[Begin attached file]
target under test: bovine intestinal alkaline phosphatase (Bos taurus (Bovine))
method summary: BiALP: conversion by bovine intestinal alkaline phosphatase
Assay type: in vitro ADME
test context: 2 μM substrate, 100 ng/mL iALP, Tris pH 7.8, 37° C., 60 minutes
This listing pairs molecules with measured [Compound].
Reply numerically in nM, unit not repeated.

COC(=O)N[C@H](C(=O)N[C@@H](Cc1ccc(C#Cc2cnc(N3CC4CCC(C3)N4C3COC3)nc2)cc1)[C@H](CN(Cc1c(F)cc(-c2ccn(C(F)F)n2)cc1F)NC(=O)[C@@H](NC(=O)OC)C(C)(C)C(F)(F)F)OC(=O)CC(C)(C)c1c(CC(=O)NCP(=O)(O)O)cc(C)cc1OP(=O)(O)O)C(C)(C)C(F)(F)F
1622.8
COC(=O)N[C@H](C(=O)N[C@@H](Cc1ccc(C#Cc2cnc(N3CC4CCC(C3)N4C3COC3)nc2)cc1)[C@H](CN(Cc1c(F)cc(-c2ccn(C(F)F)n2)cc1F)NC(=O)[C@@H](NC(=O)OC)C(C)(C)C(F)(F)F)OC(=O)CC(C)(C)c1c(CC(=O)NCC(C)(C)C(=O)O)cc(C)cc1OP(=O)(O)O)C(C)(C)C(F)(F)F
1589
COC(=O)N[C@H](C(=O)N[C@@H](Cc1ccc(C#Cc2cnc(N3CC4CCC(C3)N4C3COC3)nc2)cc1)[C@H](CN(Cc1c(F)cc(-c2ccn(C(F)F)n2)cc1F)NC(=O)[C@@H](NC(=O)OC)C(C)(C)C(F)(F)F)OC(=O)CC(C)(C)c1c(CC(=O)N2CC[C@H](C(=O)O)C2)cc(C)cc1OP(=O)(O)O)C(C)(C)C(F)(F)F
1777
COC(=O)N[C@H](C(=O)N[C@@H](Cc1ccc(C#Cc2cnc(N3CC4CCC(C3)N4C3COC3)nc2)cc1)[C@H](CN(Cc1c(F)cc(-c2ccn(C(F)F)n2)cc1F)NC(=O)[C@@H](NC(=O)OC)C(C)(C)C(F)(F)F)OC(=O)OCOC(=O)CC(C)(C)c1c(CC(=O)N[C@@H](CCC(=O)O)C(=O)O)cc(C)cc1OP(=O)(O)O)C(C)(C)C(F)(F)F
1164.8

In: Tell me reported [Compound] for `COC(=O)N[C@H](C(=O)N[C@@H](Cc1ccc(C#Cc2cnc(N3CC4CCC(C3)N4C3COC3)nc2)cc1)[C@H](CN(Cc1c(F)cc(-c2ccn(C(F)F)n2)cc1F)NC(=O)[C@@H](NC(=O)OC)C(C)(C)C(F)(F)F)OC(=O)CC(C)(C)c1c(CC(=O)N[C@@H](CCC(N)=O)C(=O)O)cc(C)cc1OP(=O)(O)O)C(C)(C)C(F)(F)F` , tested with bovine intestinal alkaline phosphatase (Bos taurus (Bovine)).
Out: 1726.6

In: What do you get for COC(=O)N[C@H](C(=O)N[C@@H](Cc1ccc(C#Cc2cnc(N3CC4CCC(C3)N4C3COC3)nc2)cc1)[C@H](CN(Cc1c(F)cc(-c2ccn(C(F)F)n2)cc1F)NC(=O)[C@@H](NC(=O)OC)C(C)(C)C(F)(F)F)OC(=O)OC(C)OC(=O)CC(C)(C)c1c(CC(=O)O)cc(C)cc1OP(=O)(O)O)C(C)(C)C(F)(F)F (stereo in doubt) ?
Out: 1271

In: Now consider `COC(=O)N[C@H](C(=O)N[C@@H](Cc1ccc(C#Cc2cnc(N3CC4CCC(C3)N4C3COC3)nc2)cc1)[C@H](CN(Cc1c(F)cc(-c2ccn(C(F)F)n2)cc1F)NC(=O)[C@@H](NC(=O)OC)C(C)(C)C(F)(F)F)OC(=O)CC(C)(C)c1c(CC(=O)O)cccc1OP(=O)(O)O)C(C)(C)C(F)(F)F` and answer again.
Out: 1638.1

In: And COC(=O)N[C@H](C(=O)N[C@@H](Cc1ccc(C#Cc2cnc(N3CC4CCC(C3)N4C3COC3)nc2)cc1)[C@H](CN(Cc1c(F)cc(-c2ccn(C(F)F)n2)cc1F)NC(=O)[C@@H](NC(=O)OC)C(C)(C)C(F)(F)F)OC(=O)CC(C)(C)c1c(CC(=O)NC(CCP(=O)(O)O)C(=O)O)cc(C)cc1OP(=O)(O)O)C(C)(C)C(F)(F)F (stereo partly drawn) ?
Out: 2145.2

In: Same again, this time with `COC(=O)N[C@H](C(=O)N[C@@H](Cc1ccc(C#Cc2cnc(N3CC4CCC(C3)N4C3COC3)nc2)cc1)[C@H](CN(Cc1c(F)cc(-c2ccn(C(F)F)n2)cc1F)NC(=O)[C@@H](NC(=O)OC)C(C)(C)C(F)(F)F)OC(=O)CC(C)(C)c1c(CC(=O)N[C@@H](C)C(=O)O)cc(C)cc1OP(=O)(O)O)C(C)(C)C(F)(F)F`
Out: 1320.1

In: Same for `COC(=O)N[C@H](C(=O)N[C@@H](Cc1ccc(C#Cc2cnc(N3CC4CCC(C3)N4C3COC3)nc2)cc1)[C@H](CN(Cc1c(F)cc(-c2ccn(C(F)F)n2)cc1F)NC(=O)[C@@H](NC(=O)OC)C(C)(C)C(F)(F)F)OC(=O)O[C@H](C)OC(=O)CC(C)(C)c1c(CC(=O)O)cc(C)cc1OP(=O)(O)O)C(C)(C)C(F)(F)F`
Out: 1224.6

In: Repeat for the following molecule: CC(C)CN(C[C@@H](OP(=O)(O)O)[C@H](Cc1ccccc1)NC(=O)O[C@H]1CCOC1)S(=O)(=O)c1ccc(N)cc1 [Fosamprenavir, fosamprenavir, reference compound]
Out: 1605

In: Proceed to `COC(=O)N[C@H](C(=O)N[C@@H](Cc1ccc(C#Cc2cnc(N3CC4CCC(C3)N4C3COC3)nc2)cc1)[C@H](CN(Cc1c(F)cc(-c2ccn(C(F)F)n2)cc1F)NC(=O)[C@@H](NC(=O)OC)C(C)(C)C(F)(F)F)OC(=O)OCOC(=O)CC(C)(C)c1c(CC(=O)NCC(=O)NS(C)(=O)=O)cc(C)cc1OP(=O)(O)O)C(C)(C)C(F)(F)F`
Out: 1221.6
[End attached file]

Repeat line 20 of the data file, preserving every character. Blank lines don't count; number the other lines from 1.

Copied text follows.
Out: 1638.1